Second, in using this new sign, the Brotherhood divorces itself from the legacy of the Arab Spring. Once he became president, Mohamed Morsi proved to be unsurprisingly undemocratic. He packed posts with Brotherhood members and tried to usurp powers for his party. Before his downfall, many commentators both within and outside Egypt complained that he violated the ideals of the revolution and subsequent elections that brought him to power, despite Morsi’s vows to protect democracy in Egypt. The Rabaa gesture allows Morsi supporters to avoid this recent and unpleasant past of broken promises. It diverts the conversation from the fact that the Brotherhood proved to be poor rulers who abandoned the promise of the Arab Spring and instead focuses attention on the Egyptian army’s atrocities.
Third, the Rabaa is a manufactured symbol. Various reports place its origin in Turkey, not Egypt. It supposedly started spontaneously when Turkish soccer players scored a goal and raised four fingers into the air — to support those massacred at Rabaa al-Adawiya, they claimed. Soon after, Turkish Prime Minister Recep Tayyip Erdogan embraced the symbol and popularized it. In all probability, the Rabaa was likely a cleverly orchestrated campaign in Turkey to align Erdogan with the Brotherhood in a sympathetic fashion.
Why does this matter? Here again, comparison with the V sign helps illuminate the Rabaa’s importance. In the Arab Spring, the V was organic. It thrived on Facebook and Twitter. No higher authority dictated its use. The pan-Arab and pan-Western connections the Victory sign symbolized were strong precisely because the V’s authentic spontaneity reflected genuine popularity. In sharp contrast, the Rabaa was intentionally constructed for a specific purpose. It reveals the Brotherhood’s roots as a political party and the propaganda upon which it relies. Morsi’s followers are not a popularly supported movement with a widespread and diverse base.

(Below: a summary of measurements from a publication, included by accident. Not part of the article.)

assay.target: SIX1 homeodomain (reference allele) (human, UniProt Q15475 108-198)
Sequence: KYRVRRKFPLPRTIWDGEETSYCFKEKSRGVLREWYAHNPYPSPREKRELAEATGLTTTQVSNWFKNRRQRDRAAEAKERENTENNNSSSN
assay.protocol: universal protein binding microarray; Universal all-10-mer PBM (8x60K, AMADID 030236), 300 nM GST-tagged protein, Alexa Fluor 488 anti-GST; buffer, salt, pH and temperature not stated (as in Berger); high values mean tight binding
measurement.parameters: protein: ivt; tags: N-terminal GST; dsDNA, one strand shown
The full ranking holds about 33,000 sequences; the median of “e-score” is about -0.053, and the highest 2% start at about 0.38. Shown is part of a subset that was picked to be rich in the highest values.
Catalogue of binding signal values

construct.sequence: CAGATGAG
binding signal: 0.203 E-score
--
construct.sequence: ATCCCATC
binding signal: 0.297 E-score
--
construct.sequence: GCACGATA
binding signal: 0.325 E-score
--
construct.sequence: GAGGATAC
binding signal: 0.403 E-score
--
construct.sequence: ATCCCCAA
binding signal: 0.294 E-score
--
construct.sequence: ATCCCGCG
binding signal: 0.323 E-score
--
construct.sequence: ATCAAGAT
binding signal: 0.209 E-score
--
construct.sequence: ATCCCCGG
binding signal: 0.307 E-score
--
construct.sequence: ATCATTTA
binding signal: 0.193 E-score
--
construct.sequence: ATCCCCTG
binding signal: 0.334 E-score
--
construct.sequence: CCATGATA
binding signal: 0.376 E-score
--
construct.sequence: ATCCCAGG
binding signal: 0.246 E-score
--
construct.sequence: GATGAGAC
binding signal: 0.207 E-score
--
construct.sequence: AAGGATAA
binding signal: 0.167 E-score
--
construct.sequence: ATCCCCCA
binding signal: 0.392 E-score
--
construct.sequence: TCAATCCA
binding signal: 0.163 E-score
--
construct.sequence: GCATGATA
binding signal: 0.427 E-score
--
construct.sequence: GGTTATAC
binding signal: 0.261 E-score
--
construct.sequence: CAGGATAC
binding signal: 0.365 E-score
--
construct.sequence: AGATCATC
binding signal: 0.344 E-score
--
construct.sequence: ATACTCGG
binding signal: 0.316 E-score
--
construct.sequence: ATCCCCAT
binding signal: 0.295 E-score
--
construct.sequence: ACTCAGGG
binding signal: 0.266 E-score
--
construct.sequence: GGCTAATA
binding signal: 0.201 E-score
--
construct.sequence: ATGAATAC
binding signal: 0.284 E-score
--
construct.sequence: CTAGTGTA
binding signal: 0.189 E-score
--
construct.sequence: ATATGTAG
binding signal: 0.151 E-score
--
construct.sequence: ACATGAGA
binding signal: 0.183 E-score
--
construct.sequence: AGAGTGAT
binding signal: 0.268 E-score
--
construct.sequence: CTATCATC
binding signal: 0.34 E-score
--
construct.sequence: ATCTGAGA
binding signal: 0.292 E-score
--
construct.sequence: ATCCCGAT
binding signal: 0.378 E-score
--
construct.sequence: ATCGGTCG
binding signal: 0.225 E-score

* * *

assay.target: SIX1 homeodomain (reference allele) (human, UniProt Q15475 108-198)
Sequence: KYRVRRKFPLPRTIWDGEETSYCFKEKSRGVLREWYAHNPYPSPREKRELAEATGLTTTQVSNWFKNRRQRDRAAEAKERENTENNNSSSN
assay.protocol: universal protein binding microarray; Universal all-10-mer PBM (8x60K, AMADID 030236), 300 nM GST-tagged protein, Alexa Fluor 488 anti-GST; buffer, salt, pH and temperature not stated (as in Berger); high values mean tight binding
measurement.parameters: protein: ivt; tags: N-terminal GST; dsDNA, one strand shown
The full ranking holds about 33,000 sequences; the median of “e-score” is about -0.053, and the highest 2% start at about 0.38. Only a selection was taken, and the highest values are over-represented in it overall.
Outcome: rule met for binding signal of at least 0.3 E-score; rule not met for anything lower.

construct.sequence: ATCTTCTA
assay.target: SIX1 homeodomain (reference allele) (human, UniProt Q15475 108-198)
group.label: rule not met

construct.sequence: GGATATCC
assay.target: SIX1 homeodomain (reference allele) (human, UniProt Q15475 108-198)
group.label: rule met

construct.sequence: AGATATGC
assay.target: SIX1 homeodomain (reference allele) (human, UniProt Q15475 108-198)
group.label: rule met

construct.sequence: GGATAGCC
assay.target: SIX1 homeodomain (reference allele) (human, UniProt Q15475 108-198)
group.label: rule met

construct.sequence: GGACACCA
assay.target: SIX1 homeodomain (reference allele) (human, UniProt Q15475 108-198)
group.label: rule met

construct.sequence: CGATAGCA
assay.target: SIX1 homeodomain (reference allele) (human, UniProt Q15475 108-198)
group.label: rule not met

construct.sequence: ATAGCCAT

Fourth, the Rabaa reveals the tensions between various factions in the Middle East. By rejecting the pan-Arab Victory sign, the Brotherhood distances itself from conflicts, such as Syria, where the V was in widespread use. For instance, Hamas supports the fundamentalist Syrian rebels, but Hezbollah does not — and both organizations have used the V as a political symbol. Rather than identify with Assad or the Syrian rebels or other entities in the Middle East, Morsi’s followers use the Rabaa to refer to Egyptian issues alone. In doing so, they sidestep complicated political divisions in today’s Middle East.
For us Western observers, the Rabaa teaches an important lesson: As unrest continues in Egypt and across the Middle East, we should be aware not only of verbal rhetoric but also of the use of gestures. By flashing four fingers rather than the traditional V, the supporters of Muslim Brotherhood are signaling their rejection of an international movement and their embrace of a singularly Egyptian agenda.